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Turkey has yet not learned to GIVE vitamin D DURING pregnancy (5 ng average) – May 2014

Severe vitamin D deficiency among pregnant women and their newborns in Turkey

Journal of Maternal-Fetal and Neonatal Medicine Posted online on May 14, 2014. (doi:10.3109/14767058.2014.924103)
Mesut Parlak, MD 1, Salih Kalay, MD 2, salihkalay at hotmail.com Zuhal Kalay, MD, MD 3, Ahmet Kırecci, MD 4, Ozgur Guney, MD 5, Esad Koklu, MD 6
1 Kahramanmaraş Necip Fazıl City Hospital, Department of Pediatrics, Division of Endocrinology, Kahramanmaraş, Turkey
2 Kahramanmaraş Necip Fazıl City Hospital, Department of Pediatrics Division of Neonatology, Kahramanmaraş, Turkey
3 Kahramanmaraş Necip Fazıl City Hospital, Department of Pediatrics, Kahramanmaraş, Turkey
4 Kahramanmaraş Necip Fazıl City Hospital, Department of Obstetrics and Gynecology, Kahramanmaraş, Turkey
5 Kahramanmaraş Necip Fazıl City Hospital, Department of Biochemistry, Kahramanmaraş, Turkey
6 Megapark Hospital, Department of Pediatrics Division of Neonatology, Kahramanmaraş, Turkey
Corresponding Author: Dr Salih Kalay, MD, Kahramanmaraş Necip Fazıl City Hospital, Department of Pediatrics, Division of Neonatology, Kahramanmaraş, Turkey., Email: salihkalay at hotmail.com

Objectives: Vitamin D deficiency is an important health problem in pregnant women and their infants in sunny countries. Low socio-economic status (LSES), covered dressing style, pregnancies in winter season and having dark skin are the major risk factors for vitamin D deficiency. The present study evaluated serum 25-hydroxyvitamin D3 [25(OH)D3] concentrations in pregnant women and in their newborns and determined the risk factors in LSES cities in Turkey.

Methods: Ninety-seven pregnant women and their newborns were included in the study between December 2012 and February 2013. All of the pregnant women had irregular follow up or had received no antenatal care, were pregnant during summer, had presented to the hospital after 37 weeks of gestation (WG) and had received no vitamin D supplementation. A detailed history was obtained, which included mothers’ age, number of births and dressing sytle. Maternal and cord blood samples were taken to measure 25(OH)D3 levels.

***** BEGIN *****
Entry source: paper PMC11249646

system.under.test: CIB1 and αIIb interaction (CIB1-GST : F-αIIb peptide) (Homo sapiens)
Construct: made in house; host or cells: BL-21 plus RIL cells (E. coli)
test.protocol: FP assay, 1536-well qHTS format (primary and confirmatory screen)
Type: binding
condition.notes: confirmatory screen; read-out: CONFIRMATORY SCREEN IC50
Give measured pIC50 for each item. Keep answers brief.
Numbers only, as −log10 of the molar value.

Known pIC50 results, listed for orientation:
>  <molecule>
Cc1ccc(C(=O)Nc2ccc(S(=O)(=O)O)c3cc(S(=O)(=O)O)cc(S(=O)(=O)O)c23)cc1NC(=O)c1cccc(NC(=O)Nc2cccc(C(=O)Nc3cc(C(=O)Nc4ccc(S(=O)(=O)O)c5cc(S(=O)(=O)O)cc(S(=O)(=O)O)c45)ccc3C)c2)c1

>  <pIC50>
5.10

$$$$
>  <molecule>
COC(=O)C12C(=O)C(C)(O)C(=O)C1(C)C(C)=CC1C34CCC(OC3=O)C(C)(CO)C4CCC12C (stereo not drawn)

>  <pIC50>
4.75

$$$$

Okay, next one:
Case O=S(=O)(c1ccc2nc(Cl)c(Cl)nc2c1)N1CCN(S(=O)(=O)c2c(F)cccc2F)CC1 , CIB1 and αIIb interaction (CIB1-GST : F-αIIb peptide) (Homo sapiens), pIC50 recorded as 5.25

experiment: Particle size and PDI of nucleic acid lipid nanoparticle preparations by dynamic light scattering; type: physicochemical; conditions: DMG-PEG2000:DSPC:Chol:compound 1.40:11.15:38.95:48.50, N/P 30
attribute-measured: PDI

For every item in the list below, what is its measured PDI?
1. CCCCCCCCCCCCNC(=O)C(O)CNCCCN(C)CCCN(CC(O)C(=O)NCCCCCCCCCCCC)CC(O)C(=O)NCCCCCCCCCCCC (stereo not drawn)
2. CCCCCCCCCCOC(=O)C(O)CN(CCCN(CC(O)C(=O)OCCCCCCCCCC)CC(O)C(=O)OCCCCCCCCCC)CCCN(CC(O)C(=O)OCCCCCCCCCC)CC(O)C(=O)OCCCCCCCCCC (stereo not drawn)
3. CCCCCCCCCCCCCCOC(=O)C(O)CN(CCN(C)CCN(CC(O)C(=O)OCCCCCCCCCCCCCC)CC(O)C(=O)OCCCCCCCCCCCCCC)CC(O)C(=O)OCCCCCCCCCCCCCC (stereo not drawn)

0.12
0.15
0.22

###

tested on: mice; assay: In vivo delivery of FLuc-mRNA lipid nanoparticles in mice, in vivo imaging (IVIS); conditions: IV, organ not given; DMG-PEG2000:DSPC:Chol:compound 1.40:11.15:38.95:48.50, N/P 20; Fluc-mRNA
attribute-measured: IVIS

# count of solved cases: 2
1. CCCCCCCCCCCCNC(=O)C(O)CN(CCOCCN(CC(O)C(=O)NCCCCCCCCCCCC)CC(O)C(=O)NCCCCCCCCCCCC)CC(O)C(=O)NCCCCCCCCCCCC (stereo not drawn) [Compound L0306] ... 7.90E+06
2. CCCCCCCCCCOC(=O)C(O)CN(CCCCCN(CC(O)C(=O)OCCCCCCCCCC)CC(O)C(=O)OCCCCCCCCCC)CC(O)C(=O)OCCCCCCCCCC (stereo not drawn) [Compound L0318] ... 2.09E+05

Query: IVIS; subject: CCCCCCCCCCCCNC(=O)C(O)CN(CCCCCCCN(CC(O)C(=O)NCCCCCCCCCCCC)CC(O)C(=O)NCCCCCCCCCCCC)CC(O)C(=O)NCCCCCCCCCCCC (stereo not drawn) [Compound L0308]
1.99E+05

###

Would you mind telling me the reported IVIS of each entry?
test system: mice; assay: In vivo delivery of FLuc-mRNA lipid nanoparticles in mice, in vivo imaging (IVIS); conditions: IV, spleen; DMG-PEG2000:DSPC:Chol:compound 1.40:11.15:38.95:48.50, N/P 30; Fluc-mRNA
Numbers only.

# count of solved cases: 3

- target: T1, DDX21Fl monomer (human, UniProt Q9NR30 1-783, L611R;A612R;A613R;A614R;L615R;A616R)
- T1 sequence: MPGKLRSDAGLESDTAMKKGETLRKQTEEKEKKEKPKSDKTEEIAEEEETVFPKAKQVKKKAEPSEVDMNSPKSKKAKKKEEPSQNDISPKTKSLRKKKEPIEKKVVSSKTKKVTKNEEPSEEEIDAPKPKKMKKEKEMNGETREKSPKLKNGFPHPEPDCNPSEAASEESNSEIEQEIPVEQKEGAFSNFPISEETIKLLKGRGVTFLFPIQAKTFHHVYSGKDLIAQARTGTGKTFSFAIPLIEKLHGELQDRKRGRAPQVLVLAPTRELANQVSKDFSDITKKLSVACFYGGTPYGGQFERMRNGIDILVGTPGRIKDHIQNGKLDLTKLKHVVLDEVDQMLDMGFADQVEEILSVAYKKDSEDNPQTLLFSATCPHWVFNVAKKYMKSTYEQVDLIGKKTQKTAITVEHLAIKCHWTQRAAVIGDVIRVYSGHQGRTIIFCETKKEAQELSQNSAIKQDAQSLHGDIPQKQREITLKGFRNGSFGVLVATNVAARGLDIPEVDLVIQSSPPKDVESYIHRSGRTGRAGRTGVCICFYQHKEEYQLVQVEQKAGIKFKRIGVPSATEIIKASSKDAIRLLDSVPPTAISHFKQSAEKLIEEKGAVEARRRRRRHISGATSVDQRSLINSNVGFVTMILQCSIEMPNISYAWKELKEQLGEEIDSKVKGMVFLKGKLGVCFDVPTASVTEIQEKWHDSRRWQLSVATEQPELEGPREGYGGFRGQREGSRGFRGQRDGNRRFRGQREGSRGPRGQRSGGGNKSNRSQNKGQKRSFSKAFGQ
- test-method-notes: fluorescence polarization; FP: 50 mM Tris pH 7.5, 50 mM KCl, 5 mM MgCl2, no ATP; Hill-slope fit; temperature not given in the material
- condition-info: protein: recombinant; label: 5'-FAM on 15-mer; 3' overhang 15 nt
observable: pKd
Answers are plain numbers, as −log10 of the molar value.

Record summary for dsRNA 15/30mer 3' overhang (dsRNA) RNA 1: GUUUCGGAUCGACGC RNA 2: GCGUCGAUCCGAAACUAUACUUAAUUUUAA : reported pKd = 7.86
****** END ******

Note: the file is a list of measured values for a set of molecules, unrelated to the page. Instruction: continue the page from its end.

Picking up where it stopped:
Results: All of the pregnant women were predominantly LSES, had covered dressing style and none of them had received vit D3 supplementation during pregnancy. The mean serum 25(OH)D3 level and mean cord blood level of of 97 mothers were 4,97± 3,27 ng/ml and 4,29±2,44 ng/ml, respectively. There was a strong positive correlation between maternal serum and umbilical cord 25(OH)D3 levels (r: 0,735, p<0,05). Ninety-five mothers had serum 25(OH)D3 below 20ng/ml and all cord blood serum 25(OH)D3 levels were below 20ng/ml. Level of 25(OH)D3 was not correlated with mother age, WG or newborn weight. Serum 25(OH)D3 concentrations in primigravida and multigravida were 3,71±1,88 and 5,2±3,4 ng/ml, respectively, with a significant difference between them (p<0,05).

Conclusion: Severe vitamin D deficiency is common in reproductive women and their newborns in LSES cities of Turkey. Covered dressing style, not receiving any vitamin D supplementation and primigravida women are at greatest risk. Vitamin D supplementation campaigns which should cover pregnant women and the newborn to prevent maternal and perinatal vitamin D deficiency should be implemented especially in risk areas.


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IU Cumulative Benefit Blood level CofactorsCalcium $*/month
200 Better bones for mom
with 600 mg of Calcium
6 ng/ml increase Not needed No effect $0.10
400 Less Rickets (but not zero with 400 IU)
3X less adolescent Schizophrenia
Fewer child seizures
20-30 ng/ml Not needed No effect $0.20
2000 2X More likely to get pregnant naturally/IVF
2X Fewer dental problems with pregnancy
8X less diabetes
4X fewer C-sections (>37 ng)
4X less preeclampsia (40 ng vs 10 ng)
5X less child asthma
2X fewer language problems age 5
42 ng/ml Desirable < 750 mg $1
4000 2X fewer pregnancy complications
2X fewer pre-term births
49 ng/ml Should have
cofactors
< 750 mg $3
6000 Probable: larger benefits for above items
Just enough D for breastfed infant
More maternal and infant weight
Should have
cofactors
< 750 mg $4

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